If you visit a library or Internet cafe while traveling, your computer will be assigned an IP address. Then, when you access the Internet, your network requests will be marked with the IP address of the coffee shop or library's firewall. After data is sent to the firewall on your behalf, the firewall will check to make sure that you requested the data and then forward it to your computer. You can use My IP Address to identify the firewall's external IP address that is presented to other websites to help resolve issues.
 

Other Ways to Use Another Computer's IP Address



Some online applications will browse to other websites on your behalf, using their own IP addresses. These are often referred to as "web proxies" and function very differently from proxy servers. You find them pretty easily with an Internet search.

The SSH program, available under Unix and similar operating systems, will allow you to forward connections through firewalls, into private networks, and out of private networks with the IP address of a remote server. SSH tunneling has tremendous flexibility and can direct connections to or from anywhere that SSH can connect.
 

What Is Internet Protocol?



The Internet Protocol version 4 is a system that specifies how to transfer information between packet-switched computer networks. It splits data into blocks called datagrams and transfers datagrams from sources to destinations. Each source and each destination is identified by a 32-bit number, called the IP address.

The Internet Protocol is not designed to do much more. It doesn't have any fancy error checking or data recovery built in, and it provides no special means of controlling the flow of data. It does not structure the data in any way except to split it into packets and put them in order. Though the Internet Protocol is very simple, all Internet networking protocols are built on top of it.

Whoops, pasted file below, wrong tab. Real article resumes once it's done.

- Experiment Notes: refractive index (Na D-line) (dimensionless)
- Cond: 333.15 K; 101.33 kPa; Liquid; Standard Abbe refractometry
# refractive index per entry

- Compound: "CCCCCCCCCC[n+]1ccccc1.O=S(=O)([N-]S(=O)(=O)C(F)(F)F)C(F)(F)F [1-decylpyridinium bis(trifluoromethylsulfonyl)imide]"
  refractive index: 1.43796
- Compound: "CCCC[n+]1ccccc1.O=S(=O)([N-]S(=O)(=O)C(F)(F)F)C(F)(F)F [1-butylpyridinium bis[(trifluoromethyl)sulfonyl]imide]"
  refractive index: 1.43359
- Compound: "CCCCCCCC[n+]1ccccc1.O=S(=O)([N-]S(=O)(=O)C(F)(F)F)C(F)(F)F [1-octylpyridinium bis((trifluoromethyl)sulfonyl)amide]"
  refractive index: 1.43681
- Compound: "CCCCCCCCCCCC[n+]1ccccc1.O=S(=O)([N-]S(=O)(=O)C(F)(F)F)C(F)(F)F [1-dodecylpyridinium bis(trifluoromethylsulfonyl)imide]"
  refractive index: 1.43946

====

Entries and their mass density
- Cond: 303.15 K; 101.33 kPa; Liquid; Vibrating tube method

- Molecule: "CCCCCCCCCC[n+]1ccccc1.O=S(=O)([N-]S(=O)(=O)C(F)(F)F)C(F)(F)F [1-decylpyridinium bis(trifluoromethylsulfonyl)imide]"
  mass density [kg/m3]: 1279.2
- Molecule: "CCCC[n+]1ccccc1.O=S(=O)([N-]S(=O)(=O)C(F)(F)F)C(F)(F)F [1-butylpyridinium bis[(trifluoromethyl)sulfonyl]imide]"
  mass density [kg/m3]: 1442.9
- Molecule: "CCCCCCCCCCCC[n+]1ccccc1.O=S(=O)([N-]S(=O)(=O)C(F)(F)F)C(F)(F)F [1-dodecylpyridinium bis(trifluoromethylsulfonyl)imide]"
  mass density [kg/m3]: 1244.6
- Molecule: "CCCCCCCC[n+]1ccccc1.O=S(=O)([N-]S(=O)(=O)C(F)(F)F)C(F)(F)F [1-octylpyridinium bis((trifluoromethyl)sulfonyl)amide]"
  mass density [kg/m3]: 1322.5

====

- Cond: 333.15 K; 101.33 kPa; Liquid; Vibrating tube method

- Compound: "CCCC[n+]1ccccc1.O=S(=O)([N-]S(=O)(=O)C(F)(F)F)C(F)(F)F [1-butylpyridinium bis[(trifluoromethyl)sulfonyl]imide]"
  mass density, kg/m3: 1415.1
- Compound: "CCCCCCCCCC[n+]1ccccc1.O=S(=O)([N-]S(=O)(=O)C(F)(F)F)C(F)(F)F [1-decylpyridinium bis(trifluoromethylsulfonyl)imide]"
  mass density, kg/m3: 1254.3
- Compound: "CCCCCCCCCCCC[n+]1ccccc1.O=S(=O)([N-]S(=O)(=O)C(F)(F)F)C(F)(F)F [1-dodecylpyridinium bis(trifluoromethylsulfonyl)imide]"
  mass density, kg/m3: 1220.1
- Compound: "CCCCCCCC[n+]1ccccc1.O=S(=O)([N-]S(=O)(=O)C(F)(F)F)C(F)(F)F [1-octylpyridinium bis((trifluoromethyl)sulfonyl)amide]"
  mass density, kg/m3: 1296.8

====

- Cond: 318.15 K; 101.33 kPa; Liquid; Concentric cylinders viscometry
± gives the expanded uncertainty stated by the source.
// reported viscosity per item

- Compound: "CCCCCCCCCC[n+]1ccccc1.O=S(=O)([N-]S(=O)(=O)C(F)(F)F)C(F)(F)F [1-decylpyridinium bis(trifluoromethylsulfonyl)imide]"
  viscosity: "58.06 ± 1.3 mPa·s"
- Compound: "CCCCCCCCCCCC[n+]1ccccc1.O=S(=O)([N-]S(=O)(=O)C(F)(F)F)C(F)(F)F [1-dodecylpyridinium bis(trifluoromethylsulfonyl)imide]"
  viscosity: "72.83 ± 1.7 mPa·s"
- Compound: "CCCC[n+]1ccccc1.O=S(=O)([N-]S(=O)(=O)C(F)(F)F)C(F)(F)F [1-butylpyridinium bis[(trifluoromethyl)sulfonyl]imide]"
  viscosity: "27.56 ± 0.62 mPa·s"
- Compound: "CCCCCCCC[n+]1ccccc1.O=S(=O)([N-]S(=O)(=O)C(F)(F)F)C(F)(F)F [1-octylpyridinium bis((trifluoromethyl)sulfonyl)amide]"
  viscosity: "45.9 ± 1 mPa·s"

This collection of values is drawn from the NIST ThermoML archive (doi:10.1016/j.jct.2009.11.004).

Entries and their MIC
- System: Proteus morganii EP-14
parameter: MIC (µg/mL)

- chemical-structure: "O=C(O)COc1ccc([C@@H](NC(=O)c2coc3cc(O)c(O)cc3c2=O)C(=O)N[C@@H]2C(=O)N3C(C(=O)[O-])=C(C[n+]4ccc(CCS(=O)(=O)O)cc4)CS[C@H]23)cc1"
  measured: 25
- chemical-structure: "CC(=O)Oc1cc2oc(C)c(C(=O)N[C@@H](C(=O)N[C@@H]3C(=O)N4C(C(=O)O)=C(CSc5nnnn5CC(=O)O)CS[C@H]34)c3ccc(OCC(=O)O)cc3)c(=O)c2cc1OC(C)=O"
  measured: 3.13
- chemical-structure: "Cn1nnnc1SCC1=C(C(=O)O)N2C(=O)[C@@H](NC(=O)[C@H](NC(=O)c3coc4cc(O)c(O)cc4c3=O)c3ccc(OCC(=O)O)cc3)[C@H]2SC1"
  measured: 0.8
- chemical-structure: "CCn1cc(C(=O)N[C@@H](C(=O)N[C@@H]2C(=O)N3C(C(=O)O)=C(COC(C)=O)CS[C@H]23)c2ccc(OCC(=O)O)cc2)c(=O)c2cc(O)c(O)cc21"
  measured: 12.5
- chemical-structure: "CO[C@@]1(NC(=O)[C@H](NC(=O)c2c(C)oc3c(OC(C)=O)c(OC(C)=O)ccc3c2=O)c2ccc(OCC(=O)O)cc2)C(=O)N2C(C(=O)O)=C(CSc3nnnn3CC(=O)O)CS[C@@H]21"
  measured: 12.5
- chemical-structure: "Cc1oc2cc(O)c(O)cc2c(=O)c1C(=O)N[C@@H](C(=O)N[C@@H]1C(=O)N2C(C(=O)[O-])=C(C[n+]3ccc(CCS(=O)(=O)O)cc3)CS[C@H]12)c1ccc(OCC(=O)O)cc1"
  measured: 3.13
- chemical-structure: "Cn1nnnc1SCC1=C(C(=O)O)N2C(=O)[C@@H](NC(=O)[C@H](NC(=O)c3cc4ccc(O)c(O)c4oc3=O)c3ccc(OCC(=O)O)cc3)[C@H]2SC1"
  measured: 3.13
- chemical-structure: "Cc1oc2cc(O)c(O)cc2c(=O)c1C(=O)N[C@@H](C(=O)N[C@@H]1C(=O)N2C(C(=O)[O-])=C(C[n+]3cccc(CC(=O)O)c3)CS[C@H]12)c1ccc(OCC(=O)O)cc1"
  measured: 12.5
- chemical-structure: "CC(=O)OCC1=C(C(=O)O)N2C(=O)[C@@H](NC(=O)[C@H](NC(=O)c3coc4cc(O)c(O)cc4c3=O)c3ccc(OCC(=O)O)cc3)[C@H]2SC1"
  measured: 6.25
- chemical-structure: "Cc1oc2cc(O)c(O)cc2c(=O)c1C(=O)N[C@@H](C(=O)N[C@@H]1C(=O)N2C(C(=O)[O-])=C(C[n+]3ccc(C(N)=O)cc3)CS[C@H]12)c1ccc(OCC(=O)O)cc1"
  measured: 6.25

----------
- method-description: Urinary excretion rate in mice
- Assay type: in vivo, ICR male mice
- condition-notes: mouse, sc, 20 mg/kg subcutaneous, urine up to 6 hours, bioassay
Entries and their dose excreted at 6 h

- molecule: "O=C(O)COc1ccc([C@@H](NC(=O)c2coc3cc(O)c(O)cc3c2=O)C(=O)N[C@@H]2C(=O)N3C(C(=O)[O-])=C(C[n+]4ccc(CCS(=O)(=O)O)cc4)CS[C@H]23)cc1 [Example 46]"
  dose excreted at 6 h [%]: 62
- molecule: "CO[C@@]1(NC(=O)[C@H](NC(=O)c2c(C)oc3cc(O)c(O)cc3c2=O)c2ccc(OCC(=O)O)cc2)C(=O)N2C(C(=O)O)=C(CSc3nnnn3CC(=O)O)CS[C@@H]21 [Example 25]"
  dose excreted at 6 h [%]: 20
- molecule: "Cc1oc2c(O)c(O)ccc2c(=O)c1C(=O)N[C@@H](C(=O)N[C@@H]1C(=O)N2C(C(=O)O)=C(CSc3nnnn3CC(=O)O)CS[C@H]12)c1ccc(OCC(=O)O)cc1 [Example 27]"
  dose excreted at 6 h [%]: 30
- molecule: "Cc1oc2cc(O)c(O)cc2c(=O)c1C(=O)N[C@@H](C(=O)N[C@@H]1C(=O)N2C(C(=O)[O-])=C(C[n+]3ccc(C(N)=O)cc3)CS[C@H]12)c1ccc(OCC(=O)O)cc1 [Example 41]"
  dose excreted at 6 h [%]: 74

History of the Internet Protocol



The history of the Internet Protocol dates back to 1974 when two authors, Vint Cerf and Bob Kahn, published a paper titled "A Protocol for Packet Network Intercommunication." In this paper, they detailed a method for linking networks together and communicating between computers on different networks. The Department of Defense used their ideas to link some of their networks using what they called the Department of Defense (DoD) Internet Model and the Internet Protocol Suite.

As the Internet grew, academic networks were connected to DoD networks. Changes were made to Kahn and Cerf's original scheme. The low-level, inter-network data packet communication model came to be called Internet Protocol. In 1981, RFC 791 set down the standards for Internet Protocol version 4, which was used to build most of the modern Internet. IP version 6 was developed and implemented on a subset of Internet hosts, yet IP version 4 remains ubiquitous, addressing the overwhelming majority of Internet hosts.

And now, we present the My IP Address tool to help you discover the external address you display to web servers.